RWE, Germany’s biggest power company, is going green

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It has been one of Europe’s dirtiest companies for more than a century; now rwe is aiming to be among the cleanest. Germany’s largest power generator has recently taken two big steps towards this goal. On October 1st it agreed to buy the renewable-energy business of Consolidated Edison (ConEd), an American utility, for $6.8bn. Three days later it signed an agreement with Germany’s regional and federal governments to bring forward plans to stop generating electricity with lignite, an especially filthy sort of coal, by eight years to 2030. But is this enough to burnish its green credentials?

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rwe has become a household name in its home country as an operator of nuclear plants and lignite mines—which has made it the target of many a protest over the years. In 2019, for instance, activists camping in dozens of treehouses stopped it from clearing what was left of the Hambacher forest, a once-vast tract of woodland in western Germany, in order to continue mining lignite. The recent announcements are part of a much bigger realignment. In November last year it unveiled plans to invest €50bn ($50bn) to increase renewable-power capacity from 25 to 50 gigawatts (gw) within eight years, about a third of its current total.

In combination, the two recent deals show that rwe is on the right path, says Vincent Aryal of JPMorgan Chase, a bank. ConEd’s 3GW renewable business will make rwe America’s fourth-largest provider of green energy, but also comes with a pipeline of wind and solar projects of over 7gw. The agreement in Germany raises the prospect that rwe could exit from coal even earlier than 2030. Markus Krebber, the firm’s boss, told analysts that its lignite business is likely to be hived off as a non-profit foundation as soon as the current energy crisis ends and German politicians have the time to give regulatory approval.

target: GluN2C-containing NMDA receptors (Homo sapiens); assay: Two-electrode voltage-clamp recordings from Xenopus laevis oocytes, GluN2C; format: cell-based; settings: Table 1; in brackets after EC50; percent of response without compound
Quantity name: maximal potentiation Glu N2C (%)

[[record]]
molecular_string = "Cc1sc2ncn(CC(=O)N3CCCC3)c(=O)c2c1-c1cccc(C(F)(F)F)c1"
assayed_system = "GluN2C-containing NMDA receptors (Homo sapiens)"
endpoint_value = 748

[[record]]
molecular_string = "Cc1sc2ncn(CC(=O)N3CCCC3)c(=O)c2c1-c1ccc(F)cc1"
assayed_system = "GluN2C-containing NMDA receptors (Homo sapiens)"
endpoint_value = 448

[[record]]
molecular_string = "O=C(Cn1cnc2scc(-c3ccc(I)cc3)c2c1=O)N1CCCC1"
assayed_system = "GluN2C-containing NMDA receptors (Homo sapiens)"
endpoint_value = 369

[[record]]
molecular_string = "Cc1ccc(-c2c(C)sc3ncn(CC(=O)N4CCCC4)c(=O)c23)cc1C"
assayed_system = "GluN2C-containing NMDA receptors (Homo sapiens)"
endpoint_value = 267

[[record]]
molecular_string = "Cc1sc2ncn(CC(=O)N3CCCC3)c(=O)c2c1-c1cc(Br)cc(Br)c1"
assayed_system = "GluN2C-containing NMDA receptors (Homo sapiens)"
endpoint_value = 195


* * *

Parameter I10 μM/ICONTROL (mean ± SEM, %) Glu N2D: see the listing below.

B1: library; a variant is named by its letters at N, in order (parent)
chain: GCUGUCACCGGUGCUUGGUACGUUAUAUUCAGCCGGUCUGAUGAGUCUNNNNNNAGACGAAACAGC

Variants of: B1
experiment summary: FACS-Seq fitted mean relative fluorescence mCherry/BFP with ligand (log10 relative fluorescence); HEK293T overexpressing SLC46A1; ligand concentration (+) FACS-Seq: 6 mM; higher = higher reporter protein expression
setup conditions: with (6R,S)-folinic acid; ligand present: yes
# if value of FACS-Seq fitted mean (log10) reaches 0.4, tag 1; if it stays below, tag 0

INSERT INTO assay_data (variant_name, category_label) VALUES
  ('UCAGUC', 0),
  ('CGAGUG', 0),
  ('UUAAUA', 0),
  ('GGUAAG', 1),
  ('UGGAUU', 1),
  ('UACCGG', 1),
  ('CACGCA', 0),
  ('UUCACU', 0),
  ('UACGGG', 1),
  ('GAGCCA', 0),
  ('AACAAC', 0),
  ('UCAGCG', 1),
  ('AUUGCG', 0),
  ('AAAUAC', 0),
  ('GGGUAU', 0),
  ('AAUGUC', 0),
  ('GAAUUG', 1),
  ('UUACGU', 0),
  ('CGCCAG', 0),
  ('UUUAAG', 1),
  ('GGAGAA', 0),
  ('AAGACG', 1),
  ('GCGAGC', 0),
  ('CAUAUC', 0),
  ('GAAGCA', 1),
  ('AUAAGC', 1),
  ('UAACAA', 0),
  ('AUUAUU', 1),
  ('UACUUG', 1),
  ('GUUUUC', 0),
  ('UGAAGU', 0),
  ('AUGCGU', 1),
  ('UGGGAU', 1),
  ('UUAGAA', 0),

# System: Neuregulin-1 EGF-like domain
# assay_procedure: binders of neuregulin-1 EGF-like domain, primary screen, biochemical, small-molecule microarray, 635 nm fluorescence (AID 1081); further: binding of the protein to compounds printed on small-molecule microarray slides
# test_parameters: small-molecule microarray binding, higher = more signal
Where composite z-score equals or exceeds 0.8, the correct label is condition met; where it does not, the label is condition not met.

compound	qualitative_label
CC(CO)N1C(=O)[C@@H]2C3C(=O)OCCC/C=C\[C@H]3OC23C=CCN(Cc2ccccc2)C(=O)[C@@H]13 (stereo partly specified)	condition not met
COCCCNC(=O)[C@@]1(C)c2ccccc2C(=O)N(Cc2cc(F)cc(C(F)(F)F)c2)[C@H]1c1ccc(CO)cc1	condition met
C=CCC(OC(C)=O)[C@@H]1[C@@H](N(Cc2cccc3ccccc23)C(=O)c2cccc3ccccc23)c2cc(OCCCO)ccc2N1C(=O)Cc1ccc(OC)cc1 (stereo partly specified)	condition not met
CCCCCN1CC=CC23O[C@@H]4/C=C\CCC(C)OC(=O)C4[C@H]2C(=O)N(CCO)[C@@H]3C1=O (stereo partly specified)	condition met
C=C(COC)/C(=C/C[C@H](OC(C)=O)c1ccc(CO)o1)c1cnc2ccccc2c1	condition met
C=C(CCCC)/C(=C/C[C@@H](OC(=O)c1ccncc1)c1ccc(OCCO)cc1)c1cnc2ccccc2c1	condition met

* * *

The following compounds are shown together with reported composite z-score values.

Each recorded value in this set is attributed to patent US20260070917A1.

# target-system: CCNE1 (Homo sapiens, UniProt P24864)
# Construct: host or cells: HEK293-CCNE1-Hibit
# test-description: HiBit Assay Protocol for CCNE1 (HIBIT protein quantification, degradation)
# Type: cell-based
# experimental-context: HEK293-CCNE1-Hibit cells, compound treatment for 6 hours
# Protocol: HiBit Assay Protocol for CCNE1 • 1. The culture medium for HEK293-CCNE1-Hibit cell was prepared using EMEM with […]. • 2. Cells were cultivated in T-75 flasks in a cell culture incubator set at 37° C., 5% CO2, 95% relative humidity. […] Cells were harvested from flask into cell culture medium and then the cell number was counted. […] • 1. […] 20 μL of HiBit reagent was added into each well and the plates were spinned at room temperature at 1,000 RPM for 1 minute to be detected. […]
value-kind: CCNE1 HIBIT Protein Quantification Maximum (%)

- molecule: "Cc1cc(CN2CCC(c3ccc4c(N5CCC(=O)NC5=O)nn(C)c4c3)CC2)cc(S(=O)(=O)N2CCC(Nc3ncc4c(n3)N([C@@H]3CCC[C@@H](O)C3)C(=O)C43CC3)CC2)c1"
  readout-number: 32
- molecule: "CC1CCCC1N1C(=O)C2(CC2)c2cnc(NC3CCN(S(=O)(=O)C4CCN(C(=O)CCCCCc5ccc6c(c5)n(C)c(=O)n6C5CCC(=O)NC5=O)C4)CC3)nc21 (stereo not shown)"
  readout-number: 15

Yet some investors argue that rwe is not ambitious enough. Other big European utilities have more sweeping plans, says Benedikt Kormaier of Enkraft, an activist fund which owns a small stake in rwe. Enel, an Italian firm, and Iberdrola, a Spanish one, want to reach 129gw and 95gw, respectively, in green power-generation capacity by 2030. This, combined with the fact that it will have a large legacy business for some years, means that rwe’s valuation is lower than it should be, notwithstanding the prospect of a very profitable year and its rising share price, says Mr Kormaier. The financing of the ConEd deal shows this, he points out. The Qatar Investment Authority (qia), the country’s sovereign-wealth fund, contributed €2.4bn of cash for the deal and will henceforth own 9% of rwe. But it only paid about half the multiple for its stake in rwe that rwe shelled out for ConEd’s renewable business.

Perhaps the qia is a beneficiary of the wheeling and dealing between Germany and Qatar. When Chancellor Olaf Scholz toured the Middle East in September, Qatar was one of the stops. Germany’s government hopes that the resource-rich Gulf state will one day provide exports of liquefied natural gas to replace imports from Russia. With qia now becoming rwe’s largest shareholder, the gas is more likely to start flowing.

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This article appeared in the Business section of the print edition under the headline “Cleaning up its act”

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